….. aaand that’s it
Speaking of Homunculus, these two also make an appearance.
Sexual Content: None / Low. As strange as it is, there is absolutely no sexual content within the main game. The only sexual content is enclosed within “Another Story” or “Gate of Dreams” where most of the stories (which house the sex scenes) are within a dream. The only exception is Rito’s route, which is effectively a “what-if” scenario, and Ushio’s After-story.
Comments: Well, I pretty much covered as much as I could. If I had to add in some other miscellaneous details, I’d comment that the atmosphere of this third game is very similar to that of the second game; full of mysteries and tense scenes where you don’t know what’s going to happen next. There’s just enough humor to keep things interesting, and while the game DOES saturate the game with its “own logic” (which may be relatively hard to follow and sometimes do not make sense), it didn’t feel anything like “chuunibyou” or other fantasy bullshit that other games incorporate. At least this game tries to explain the mechanics behind their own setting…
and fight scenes are pretty intriguing
All I can say is that if you’ve played the first two titles, there shouldn’t be a reason why you WOULDN’T play this one. I finished it in one day, but I really suggest other players to take your time with it; since you might catch something I haven’t.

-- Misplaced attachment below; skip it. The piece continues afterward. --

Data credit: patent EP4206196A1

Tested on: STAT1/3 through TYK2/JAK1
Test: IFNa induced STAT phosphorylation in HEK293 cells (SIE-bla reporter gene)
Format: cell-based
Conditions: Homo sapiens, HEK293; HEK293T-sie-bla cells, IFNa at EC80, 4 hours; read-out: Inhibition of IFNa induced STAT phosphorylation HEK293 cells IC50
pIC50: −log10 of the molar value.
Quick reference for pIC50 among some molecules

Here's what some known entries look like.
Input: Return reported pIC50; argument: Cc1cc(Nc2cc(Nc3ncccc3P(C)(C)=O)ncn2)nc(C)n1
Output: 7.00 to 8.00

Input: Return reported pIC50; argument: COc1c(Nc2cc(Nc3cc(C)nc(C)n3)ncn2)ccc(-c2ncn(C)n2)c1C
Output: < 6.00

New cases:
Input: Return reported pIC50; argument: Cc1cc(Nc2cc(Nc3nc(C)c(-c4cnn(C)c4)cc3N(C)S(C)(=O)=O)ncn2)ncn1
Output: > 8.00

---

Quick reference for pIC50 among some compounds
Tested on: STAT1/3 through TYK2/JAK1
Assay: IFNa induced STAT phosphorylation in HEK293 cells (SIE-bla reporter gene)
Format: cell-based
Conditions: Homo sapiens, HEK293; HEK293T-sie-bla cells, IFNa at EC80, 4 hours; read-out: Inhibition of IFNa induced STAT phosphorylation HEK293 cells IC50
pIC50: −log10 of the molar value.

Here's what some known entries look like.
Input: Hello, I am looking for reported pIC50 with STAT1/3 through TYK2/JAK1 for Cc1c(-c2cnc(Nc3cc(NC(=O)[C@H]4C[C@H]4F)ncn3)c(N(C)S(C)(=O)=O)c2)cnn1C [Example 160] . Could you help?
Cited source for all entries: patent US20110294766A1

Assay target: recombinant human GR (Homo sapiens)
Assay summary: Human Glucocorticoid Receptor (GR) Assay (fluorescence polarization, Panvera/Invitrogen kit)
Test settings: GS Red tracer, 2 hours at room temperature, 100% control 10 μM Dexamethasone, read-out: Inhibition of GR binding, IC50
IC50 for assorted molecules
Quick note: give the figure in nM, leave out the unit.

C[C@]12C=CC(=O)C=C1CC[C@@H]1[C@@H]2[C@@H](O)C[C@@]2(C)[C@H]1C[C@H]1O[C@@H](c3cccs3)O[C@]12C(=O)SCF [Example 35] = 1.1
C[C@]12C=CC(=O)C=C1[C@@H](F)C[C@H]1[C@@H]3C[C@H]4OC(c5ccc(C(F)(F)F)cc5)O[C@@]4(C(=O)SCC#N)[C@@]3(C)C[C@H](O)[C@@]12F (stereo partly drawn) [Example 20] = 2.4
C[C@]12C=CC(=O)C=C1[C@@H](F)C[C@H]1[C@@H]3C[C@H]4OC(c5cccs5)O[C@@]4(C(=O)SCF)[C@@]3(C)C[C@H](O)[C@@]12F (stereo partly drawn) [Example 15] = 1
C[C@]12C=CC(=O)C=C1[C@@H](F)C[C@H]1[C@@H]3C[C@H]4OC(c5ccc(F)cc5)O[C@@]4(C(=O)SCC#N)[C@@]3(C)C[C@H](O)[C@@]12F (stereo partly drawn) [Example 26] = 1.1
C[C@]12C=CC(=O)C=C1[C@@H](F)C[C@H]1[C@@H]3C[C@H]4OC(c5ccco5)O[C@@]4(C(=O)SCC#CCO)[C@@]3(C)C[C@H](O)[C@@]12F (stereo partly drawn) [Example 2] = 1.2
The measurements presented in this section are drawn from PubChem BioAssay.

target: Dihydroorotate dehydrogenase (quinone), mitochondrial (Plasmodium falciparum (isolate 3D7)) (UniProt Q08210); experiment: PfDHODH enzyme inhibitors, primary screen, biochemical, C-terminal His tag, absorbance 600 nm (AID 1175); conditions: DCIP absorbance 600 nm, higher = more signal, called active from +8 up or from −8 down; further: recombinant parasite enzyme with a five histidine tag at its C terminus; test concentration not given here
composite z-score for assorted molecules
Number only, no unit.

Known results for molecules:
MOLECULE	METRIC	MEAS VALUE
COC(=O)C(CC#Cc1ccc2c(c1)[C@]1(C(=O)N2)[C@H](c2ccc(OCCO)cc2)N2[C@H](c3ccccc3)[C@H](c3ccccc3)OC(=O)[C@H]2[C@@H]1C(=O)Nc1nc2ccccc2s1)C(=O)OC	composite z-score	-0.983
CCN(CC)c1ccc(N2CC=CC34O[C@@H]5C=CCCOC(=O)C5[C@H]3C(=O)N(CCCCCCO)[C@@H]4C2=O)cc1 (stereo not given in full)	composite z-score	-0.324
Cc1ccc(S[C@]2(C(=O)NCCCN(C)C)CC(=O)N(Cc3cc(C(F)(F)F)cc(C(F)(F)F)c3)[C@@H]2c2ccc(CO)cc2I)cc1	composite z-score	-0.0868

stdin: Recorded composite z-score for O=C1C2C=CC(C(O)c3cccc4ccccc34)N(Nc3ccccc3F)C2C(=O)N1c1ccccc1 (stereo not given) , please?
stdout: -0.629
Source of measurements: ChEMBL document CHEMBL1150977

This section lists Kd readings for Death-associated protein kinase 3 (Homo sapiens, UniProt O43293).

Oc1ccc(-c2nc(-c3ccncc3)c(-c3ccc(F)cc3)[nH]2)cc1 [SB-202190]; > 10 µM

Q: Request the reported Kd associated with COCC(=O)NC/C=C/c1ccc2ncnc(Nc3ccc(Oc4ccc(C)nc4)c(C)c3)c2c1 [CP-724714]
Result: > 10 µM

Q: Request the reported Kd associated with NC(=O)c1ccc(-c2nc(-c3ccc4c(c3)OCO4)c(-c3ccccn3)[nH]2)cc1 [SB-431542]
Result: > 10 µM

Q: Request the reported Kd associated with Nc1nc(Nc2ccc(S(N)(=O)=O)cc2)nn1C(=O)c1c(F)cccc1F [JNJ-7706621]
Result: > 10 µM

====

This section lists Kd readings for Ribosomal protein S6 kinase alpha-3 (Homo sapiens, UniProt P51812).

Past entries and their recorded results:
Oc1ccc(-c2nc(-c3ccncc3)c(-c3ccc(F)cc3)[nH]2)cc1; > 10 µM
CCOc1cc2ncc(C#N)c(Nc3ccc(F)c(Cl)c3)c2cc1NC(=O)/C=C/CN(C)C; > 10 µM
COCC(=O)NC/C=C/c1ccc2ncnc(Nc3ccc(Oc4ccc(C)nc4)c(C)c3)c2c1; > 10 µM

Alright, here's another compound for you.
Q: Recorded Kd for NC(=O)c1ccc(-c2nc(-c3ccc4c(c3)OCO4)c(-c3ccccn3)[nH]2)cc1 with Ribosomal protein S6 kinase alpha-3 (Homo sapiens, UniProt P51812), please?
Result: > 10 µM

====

Affection for the Characters: High
CG Score: 7/10. Great CG and SDCG, except I really wish there were more of them. I didn’t feel as if there were enough.
So yeah, CGs are pretty well designed (For some STRANGE reason, this reminded me of the series called “the girl who jumped across space” or something like that)
Music Score: 8/10. More tracks and even a stunningly intriguing Opening makes this score very high.
Here’s one of the tracks that I’m using as a “Battle Theme” music.
Addictiveness: Low. In order to really appreciate this title, I’d imagine that you have to play through the first two titles, and that’s pretty tedious, I’d say
Conclusion: A great finale from Unisonshift Blossom! While there are some flaws here and there that could have been fixed, I’m not complaining since I ultimately enjoyed this title. Too bad it’s relatively hard to “come back to”, but I’ll definitely keep my eyes on further Unisonshift Blossom games. I’ve played so many and all of them were at least decent, so I need to follow them from now on!
Good Finale is Good!